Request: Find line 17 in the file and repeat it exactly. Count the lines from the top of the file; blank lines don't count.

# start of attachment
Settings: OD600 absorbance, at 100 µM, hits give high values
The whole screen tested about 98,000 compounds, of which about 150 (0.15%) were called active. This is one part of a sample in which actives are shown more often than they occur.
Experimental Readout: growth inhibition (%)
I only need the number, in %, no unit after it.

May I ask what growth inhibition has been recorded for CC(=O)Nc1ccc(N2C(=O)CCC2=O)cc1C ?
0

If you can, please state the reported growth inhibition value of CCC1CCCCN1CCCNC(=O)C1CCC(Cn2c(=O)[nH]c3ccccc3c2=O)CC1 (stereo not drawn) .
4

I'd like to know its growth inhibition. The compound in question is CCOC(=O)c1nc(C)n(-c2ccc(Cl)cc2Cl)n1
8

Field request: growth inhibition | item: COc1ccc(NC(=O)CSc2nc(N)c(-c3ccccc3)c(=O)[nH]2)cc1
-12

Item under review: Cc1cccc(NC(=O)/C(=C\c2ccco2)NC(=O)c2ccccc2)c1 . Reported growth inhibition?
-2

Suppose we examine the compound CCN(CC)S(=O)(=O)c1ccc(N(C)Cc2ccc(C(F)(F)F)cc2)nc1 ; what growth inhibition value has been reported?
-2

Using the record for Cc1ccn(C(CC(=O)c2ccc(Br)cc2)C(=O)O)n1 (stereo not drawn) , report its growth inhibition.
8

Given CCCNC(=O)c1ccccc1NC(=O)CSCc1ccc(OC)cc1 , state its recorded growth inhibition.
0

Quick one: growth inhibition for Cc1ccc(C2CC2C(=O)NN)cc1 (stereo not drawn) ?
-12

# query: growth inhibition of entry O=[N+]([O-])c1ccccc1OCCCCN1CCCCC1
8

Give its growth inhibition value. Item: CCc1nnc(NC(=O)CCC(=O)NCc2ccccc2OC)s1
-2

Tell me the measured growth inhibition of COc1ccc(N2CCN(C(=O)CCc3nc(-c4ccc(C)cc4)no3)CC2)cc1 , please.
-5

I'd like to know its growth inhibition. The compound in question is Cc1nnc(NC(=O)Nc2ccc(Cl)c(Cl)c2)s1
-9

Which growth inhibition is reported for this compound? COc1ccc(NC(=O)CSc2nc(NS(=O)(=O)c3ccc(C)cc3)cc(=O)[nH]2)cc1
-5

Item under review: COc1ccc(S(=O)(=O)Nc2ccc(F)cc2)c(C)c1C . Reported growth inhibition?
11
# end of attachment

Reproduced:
Using the record for Cc1ccn(C(CC(=O)c2ccc(Br)cc2)C(=O)O)n1 (stereo not drawn) , report its growth inhibition.